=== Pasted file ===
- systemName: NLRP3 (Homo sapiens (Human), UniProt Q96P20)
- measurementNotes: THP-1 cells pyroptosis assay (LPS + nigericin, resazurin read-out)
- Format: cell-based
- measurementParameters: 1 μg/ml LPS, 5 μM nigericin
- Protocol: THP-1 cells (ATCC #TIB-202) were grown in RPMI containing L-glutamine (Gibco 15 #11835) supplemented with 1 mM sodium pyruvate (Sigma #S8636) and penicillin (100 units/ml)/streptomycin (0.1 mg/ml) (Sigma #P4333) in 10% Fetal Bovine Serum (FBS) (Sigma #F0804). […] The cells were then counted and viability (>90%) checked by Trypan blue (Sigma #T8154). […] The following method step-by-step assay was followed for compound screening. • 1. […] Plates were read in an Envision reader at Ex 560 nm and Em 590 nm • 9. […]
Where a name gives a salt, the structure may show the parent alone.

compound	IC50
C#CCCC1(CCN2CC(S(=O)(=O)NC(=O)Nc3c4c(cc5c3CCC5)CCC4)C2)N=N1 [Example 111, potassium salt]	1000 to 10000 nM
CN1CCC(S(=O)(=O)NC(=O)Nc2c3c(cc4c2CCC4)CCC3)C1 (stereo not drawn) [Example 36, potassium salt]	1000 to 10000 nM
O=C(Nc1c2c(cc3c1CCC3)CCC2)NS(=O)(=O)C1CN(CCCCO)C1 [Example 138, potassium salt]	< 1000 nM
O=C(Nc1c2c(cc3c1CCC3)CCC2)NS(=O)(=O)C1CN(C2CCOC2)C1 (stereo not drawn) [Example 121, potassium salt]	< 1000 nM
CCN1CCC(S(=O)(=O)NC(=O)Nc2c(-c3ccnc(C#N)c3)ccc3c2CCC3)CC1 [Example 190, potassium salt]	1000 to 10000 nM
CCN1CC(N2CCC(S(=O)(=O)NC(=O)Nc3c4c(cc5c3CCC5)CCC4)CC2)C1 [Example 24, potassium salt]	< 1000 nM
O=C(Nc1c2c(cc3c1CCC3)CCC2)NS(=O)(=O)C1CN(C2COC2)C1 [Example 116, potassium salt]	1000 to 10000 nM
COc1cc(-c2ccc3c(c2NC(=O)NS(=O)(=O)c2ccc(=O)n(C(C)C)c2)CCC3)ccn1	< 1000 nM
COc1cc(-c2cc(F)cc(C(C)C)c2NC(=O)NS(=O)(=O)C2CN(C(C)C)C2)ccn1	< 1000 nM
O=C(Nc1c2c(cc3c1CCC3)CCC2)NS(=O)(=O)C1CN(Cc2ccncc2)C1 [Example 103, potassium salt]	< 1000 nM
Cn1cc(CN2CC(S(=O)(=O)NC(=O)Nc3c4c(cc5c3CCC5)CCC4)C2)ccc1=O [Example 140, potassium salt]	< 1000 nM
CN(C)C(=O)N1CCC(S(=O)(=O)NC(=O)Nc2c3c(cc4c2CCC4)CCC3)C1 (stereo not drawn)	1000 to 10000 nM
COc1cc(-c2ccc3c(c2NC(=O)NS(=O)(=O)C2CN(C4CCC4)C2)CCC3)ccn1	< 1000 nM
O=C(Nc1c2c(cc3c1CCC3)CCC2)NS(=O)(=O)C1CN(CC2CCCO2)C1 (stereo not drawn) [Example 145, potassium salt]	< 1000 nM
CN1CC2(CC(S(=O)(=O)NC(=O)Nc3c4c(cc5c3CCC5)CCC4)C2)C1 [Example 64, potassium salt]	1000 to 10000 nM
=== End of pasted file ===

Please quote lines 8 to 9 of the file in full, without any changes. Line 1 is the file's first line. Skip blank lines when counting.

C#CCCC1(CCN2CC(S(=O)(=O)NC(=O)Nc3c4c(cc5c3CCC5)CCC4)C2)N=N1 [Example 111, potassium salt]	1000 to 10000 nM
CN1CCC(S(=O)(=O)NC(=O)Nc2c3c(cc4c2CCC4)CCC3)C1 (stereo not drawn) [Example 36, potassium salt]	1000 to 10000 nM